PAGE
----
I hope this helps.
 

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Discussion Starter #5
She is starting to tolerate biking. I have been taking her on the evening walk with mom and trixie. We bike ahead, then stop and wait. Then we bike ahead.... etc. She has learnt the command "Let's go!" (We use it walking too) and i am trying to teach "halt!". She even gave me a doggy grin while we picked up speed for the last of our last try, I think she is finally figuring put this means we can travel at her speed, not mine. Still wants to sniff though, and it is so hot and humid here that longer runs arent a good idea. Definitely keeping her on the grass or gravel, when she gets more confident, I think I will take her to nearby gravel road for a longer run.

I have had her on a relatively long leash attached to the springer to let her get used to being near the bike. The springer is this giant u shaped metal thing with a strong spring that keeps her in position and keeps from transferring force to the bike. I attach that to her back harness ring, and a leash to the front harness ring held in my hand to keep her facing forwards I need to shorten the springer leash and stop using the front leash- sudden pulls towards squirrels are scary as they twist my handlebars towards her, and I think she has figured out the "must walk forward" part.

I have no idea how people bike without an attachment. Love my springer, even when we began and she was pulling full force away from me as we walked the bike, I barely felt it as I guided the bike with one hand. Plus, no risk of her taking off in front of my tires or feet.

I might need to buy a different harness. Bought this one during COVID without trying it on, no returns, after losing her last one and I dislike how it twists and fits her under force.

Pacing will definitely be a challenge. It's very hilly here, so i typically would coast down the hill, pedalling on a relatively high gear, switching into an easier gear halfway up the hill if needed (rarely unless the hill is huge or I screw up timing it). With the dog, I have to brake down the hill, and dont have enough speed to maintain the harder gear up the hill without over stressing my knees, so i find myself spinning ineffectually crawling up the hill. I do have to be careful, I found myself going too fast for her to keep up a few times downhill. I cycle commuted 16-20 km/day for a while in heavy GTA traffic on a road bike so "slow" and "relaxed" arent really biking speeds I have muscle memory for, though I am far less in shape than I was then!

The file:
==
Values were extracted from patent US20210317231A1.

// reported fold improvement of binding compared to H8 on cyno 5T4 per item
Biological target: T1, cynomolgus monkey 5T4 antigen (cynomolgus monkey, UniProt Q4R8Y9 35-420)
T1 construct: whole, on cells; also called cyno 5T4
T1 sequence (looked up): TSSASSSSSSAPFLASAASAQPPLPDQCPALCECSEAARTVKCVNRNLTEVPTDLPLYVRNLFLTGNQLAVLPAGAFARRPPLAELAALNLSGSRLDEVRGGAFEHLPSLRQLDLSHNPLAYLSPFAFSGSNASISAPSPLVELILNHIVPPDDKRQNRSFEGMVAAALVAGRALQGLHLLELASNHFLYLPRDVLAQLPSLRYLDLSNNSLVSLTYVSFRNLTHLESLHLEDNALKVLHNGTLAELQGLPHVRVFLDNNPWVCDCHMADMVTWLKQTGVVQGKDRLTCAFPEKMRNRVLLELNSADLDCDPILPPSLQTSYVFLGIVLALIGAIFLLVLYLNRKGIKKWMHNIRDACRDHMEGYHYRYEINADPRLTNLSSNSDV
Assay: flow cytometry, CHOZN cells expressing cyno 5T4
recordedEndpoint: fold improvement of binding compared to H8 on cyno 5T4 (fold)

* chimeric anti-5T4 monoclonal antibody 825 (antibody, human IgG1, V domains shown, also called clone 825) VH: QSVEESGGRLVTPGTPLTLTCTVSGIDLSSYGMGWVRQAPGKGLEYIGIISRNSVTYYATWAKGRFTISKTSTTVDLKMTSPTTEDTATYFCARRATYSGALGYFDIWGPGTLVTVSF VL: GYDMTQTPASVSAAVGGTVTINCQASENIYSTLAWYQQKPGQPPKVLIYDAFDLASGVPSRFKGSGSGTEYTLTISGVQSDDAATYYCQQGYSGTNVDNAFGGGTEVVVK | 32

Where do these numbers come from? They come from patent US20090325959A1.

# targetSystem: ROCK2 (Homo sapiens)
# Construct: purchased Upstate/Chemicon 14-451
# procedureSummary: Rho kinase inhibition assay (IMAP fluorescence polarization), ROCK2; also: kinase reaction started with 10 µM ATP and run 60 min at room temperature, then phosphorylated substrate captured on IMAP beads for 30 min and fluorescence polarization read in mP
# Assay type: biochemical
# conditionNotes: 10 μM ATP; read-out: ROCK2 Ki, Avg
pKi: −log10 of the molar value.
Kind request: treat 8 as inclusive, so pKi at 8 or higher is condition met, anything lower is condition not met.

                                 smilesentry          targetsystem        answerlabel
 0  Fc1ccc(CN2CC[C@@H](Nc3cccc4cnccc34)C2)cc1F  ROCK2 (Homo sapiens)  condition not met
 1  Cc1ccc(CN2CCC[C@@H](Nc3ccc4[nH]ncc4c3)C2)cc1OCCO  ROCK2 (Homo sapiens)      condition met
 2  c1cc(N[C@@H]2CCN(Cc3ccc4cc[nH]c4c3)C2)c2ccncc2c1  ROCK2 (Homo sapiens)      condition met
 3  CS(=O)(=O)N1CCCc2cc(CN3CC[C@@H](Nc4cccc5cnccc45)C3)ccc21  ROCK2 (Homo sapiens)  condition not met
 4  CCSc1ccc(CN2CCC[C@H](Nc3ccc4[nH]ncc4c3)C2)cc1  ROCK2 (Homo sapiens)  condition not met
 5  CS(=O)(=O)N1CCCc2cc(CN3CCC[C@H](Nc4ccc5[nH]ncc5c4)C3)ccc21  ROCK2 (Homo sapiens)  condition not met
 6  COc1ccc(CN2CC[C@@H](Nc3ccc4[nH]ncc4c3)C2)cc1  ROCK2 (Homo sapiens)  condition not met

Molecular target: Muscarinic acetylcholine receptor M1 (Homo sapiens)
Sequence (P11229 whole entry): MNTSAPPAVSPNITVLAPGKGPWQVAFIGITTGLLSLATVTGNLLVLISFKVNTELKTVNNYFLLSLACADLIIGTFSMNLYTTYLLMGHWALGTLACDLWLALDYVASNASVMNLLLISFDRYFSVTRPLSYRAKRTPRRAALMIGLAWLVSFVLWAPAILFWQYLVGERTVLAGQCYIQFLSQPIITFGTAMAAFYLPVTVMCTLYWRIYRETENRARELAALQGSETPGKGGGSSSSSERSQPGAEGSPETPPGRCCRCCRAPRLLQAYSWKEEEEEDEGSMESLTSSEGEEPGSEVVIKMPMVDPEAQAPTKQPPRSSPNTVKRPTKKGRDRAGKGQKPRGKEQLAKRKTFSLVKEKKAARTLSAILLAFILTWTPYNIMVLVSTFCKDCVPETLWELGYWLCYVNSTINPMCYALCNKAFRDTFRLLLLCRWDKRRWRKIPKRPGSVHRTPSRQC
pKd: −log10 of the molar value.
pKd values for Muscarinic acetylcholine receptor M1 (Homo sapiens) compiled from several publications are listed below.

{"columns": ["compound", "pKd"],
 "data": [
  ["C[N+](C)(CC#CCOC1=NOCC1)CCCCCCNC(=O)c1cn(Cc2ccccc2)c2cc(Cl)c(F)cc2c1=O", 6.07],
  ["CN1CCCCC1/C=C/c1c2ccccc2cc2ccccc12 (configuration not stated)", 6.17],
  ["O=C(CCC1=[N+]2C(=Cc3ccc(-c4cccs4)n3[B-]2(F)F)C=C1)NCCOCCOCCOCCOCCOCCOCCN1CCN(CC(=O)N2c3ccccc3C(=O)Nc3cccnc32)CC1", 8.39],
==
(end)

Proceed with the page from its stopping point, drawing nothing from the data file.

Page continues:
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Discussion Starter #7
Yup! That one.

If you want to buy one- could you send me a picture of your bike? It would suck if it arrived and didnt work, and it doesnt work well for mine. Or- if your seat post is like 8" tall, it should work. 6" might work too, but I dont have it with me right now so I cant measure.
 

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I use a Walky Dog which is half the price of that if you're wanting a cheaper option. In addition, I appreciate that I can easily unattach the walky dog to make the bike easier to store. I don't know how hard it is to do this with the other models. Walky dog has springs inside of it that absorb shock, but I can't compare it with other models in terms of what works best with big dogs.